“We had been relying a lot on volunteer labor,” she concludes, “but given the history of black labor on farms we felt uncomfortable not paying people well, so we had to raise money for that. Plus everyone was living in our house and we needed to have a place for people to sleep. We spent a sabbatical year in Mexico and that was when we figured out how non-profits work – forming a board, fundraising, etc.”

So they created the nonprofit in 2016. It owns the farm business, but not the property. The income stream supporting the enterprise has been fairly balanced at 1/3, 1/3, and 1/3. Leah and Jonah try to keep the farm paying for it’s costs, which are about a third of the total, with 90% coming from the vegetables and 10% from the chickens. Another third or so comes from program and speaker fees, and the last third come from grants.

Leah says that now perhaps that balance is closer to ¼, ¼, and ½.

Alumni Demographics and Outcomes“We accepted a pretty large grant,” she explains, “to be able to pay a living wage to our staff and be able to offer benefits. Before that we were at the bottom of the tier, paying $10 to $12 an hour. Now we pay $15 to $20. We only accepted the grant because it is for three years and the donor agreed to renew it if we don’t do anything illegal! We talked it all over with the staff. We would be stepping outside of the marketplace experienced by a commercial farm and entering the marketplace of non-profits. But that is what people wanted to do.”

Besides the farm, one of the most consuming of Soul Fire’s programs is the Black Latinx Farmers Immersion training. Trainees come for a week, arriving on a Sunday and leaving on a Friday. The program runs from 7:30 in the morning to 9:30 at night. The fee ranges from $0 to $1000, with most people paying about $200.

Using money from a partner organization that supports their work, Soul Fire actually pays Spanish-speaking farm workers to come — wage laborers with an H-2A program or something similar. They pay no fee and Soul Fire makes up the wage that the worker is missing by attending.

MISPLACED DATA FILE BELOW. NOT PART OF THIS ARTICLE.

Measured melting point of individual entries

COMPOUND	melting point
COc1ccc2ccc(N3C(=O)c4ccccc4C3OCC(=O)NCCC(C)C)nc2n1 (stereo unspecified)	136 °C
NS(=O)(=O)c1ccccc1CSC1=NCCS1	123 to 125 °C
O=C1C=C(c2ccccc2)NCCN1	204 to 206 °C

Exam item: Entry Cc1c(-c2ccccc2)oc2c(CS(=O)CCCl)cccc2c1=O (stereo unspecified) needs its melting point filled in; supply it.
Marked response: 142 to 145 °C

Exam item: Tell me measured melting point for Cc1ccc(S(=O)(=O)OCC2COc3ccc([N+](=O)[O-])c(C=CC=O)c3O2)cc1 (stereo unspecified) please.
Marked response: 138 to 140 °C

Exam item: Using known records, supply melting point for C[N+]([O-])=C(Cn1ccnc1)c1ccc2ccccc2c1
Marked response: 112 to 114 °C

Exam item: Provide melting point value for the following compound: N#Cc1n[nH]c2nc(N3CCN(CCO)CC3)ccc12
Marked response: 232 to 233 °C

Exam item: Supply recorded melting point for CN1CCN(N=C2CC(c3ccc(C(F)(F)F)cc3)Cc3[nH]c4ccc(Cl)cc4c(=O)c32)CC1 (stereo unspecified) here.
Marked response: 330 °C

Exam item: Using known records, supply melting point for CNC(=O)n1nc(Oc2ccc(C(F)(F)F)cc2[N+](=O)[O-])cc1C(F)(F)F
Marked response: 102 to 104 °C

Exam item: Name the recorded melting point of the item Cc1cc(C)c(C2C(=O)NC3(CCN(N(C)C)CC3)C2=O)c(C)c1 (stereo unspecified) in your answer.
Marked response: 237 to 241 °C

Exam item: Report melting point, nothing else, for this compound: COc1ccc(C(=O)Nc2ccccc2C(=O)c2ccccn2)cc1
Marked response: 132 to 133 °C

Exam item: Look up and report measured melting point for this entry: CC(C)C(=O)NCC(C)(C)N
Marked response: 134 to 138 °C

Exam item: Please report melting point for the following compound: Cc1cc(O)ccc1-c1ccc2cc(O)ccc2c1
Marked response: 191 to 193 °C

“It is really stretch work,” sighs Penniman, “let me tell you. My Spanish is only manageable, and the sustainable farming movement and the farm workers groups have been totally separated. They shouldn’t be, of course. We have gotten really good at helping hipsters in Brooklyn with roof-top gardens, but haven’t done much with people who grew up on a milpa in Oaxaca and are now picking strawberries in the US. They all want to run their own businesses, and we want to help them. But it is a stretch for us.”

We asked Leah if any other groups are doing similar work in the US, and she mentioned the Cornell Small Farm Program. They also have a new program for farm workers who want to become managers. It takes place over a series of weekends and Cornell is collaborating with Farm School NYC on it.

Soul Fire has had to develop innovative ways to connect with candidates for these trainings.

“We don’t have to market ourselves for most of the programs we have offered,” Leah explains. “We have a waiting list that we have to cull through. The stretch programs, however — like reaching out to farmworkers — involve people who aren’t necessarily reachable via social media and that takes more getting to know folks. Our first cohort was fifteen Mexican-born farm workers at the Hudson Valley Farm Hub who were working on farm for wages. Now we have hired some of them to help us with outreach.

We also have reunions,” she continues. “Every winter we do alumni calls. We have a volunteer in each cohort of 20 or so people who were here. The volunteer will call the other folks in the cohort and see how they are doing. That helps us know what our impact was, and to keep the relationships going. We have action programs at the end of every session here to see what people want to do with the experience. So when the volunteer calls they ask: ‘How is that food coop you were going to start doing?’

The public speaking part of the Soul Fire work is rewarding, Leah says. At first she used to think of it not as ‘the work’ but just talking about ‘the work’. But a couple things have shifted about that. A lot of people who end up at Soul Fire events started out hearing a radio interview or being at a talk. The value of story-telling is more apparent now as the feedback loop has closed. A lot of Leah’s ancestors, she realizes, were lay ministers or preachers, and she has been thinking about the oratory tradition in the church. It is a legitimate way to catalyze action in communities. Some people who have heard Leah speak even end up donating land to the farm’s reparations program.

Speaking has also become an important source of income for the work. Of the quarter that comes from speaking and program fees, most actually comes form speaking. She talks to libraries and community groups for free, but some of the bigger universities will pay a significant amount for a speaker. So the fees keep Soul Fire from depending too much on grants and doing things they may not want to do, plus the speaking seems to motivate people to take supportive actions.

As co-founder of Soul Fire Farm, Penniman has had to do a tremendous amount of work for the last few years. She hopes, however, that things are moving in a way that will give her a little more personal time and space.